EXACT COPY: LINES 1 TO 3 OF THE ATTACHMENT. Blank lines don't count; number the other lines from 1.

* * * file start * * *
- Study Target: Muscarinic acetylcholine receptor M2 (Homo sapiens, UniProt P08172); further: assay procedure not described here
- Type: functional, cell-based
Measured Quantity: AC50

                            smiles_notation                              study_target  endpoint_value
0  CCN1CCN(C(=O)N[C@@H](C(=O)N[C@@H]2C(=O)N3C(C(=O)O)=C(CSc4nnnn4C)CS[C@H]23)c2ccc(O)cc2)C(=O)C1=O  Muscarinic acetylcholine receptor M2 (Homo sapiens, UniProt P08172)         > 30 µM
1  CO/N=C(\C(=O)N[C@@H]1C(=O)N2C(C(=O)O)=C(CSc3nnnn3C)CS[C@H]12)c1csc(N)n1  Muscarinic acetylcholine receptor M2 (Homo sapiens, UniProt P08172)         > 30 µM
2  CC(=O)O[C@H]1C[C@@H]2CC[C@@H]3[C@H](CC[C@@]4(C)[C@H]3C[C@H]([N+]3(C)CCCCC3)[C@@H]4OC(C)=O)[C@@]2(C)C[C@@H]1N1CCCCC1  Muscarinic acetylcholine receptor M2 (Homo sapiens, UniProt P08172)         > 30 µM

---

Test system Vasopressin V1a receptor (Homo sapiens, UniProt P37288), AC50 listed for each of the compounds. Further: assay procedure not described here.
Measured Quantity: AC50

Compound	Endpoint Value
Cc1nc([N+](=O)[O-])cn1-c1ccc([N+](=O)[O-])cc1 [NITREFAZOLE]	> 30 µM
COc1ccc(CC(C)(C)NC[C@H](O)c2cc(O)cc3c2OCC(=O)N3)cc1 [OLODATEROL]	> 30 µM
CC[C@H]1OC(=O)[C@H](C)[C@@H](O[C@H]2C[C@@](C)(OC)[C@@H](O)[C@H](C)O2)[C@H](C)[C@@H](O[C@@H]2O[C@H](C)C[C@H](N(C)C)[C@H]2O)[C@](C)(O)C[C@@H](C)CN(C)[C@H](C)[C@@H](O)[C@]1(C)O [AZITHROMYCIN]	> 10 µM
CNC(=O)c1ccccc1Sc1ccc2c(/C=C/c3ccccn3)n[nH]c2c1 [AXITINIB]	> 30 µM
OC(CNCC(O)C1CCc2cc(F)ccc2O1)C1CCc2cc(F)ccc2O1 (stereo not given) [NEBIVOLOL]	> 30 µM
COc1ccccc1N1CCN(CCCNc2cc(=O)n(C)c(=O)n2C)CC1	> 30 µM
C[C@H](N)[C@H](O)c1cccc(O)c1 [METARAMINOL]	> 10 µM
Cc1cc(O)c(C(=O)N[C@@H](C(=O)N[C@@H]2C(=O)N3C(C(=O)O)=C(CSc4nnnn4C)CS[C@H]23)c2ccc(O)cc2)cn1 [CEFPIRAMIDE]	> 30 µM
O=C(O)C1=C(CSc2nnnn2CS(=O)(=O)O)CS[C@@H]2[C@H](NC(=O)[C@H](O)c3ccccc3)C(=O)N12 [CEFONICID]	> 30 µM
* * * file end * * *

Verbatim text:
- Study Target: Muscarinic acetylcholine receptor M2 (Homo sapiens, UniProt P08172); further: assay procedure not described here
- Type: functional, cell-based
Measured Quantity: AC50